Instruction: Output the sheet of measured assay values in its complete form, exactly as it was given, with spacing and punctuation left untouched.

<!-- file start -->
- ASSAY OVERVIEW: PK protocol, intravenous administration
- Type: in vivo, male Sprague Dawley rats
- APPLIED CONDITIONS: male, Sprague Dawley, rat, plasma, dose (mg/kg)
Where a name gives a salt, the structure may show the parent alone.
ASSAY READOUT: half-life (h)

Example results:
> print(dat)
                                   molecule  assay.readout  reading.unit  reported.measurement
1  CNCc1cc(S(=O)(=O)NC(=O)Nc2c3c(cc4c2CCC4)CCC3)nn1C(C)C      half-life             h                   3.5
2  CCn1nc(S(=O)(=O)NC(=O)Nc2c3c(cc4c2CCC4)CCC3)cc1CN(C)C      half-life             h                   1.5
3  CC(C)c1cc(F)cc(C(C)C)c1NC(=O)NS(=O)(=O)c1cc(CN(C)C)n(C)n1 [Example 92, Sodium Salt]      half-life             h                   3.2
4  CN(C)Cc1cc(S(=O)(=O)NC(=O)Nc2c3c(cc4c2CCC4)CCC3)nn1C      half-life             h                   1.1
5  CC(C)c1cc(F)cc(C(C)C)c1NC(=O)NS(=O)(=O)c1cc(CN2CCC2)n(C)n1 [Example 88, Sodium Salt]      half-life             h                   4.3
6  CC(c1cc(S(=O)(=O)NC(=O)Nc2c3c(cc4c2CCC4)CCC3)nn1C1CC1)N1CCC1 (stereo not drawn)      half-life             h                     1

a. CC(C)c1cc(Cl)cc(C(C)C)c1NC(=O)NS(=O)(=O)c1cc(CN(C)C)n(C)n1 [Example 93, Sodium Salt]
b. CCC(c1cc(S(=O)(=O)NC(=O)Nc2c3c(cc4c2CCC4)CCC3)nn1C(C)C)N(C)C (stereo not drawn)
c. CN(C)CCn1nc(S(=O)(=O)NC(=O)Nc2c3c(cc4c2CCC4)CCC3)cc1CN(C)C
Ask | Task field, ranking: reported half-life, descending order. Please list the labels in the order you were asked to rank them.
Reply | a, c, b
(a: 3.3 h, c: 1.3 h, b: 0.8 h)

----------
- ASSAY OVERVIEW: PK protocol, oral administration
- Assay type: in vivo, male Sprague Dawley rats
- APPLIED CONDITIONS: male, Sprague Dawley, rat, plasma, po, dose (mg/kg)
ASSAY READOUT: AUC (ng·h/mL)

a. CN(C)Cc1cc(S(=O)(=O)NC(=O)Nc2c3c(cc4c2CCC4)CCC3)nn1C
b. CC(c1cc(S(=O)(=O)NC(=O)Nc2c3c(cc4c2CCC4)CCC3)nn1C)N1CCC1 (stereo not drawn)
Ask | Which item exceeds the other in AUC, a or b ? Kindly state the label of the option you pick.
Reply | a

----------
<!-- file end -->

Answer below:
- ASSAY OVERVIEW: PK protocol, intravenous administration
- Type: in vivo, male Sprague Dawley rats
- APPLIED CONDITIONS: male, Sprague Dawley, rat, plasma, dose (mg/kg)
Where a name gives a salt, the structure may show the parent alone.
ASSAY READOUT: half-life (h)

Example results:
> print(dat)
                                   molecule  assay.readout  reading.unit  reported.measurement
1  CNCc1cc(S(=O)(=O)NC(=O)Nc2c3c(cc4c2CCC4)CCC3)nn1C(C)C      half-life             h                   3.5
2  CCn1nc(S(=O)(=O)NC(=O)Nc2c3c(cc4c2CCC4)CCC3)cc1CN(C)C      half-life             h                   1.5
3  CC(C)c1cc(F)cc(C(C)C)c1NC(=O)NS(=O)(=O)c1cc(CN(C)C)n(C)n1 [Example 92, Sodium Salt]      half-life             h                   3.2
4  CN(C)Cc1cc(S(=O)(=O)NC(=O)Nc2c3c(cc4c2CCC4)CCC3)nn1C      half-life             h                   1.1
5  CC(C)c1cc(F)cc(C(C)C)c1NC(=O)NS(=O)(=O)c1cc(CN2CCC2)n(C)n1 [Example 88, Sodium Salt]      half-life             h                   4.3
6  CC(c1cc(S(=O)(=O)NC(=O)Nc2c3c(cc4c2CCC4)CCC3)nn1C1CC1)N1CCC1 (stereo not drawn)      half-life             h                     1

a. CC(C)c1cc(Cl)cc(C(C)C)c1NC(=O)NS(=O)(=O)c1cc(CN(C)C)n(C)n1 [Example 93, Sodium Salt]
b. CCC(c1cc(S(=O)(=O)NC(=O)Nc2c3c(cc4c2CCC4)CCC3)nn1C(C)C)N(C)C (stereo not drawn)
c. CN(C)CCn1nc(S(=O)(=O)NC(=O)Nc2c3c(cc4c2CCC4)CCC3)cc1CN(C)C
Ask | Task field, ranking: reported half-life, descending order. Please list the labels in the order you were asked to rank them.
Reply | a, c, b
(a: 3.3 h, c: 1.3 h, b: 0.8 h)

----------
- ASSAY OVERVIEW: PK protocol, oral administration
- Assay type: in vivo, male Sprague Dawley rats
- APPLIED CONDITIONS: male, Sprague Dawley, rat, plasma, po, dose (mg/kg)
ASSAY READOUT: AUC (ng·h/mL)

a. CN(C)Cc1cc(S(=O)(=O)NC(=O)Nc2c3c(cc4c2CCC4)CCC3)nn1C
b. CC(c1cc(S(=O)(=O)NC(=O)Nc2c3c(cc4c2CCC4)CCC3)nn1C)N1CCC1 (stereo not drawn)
Ask | Which item exceeds the other in AUC, a or b ? Kindly state the label of the option you pick.
Reply | a

----------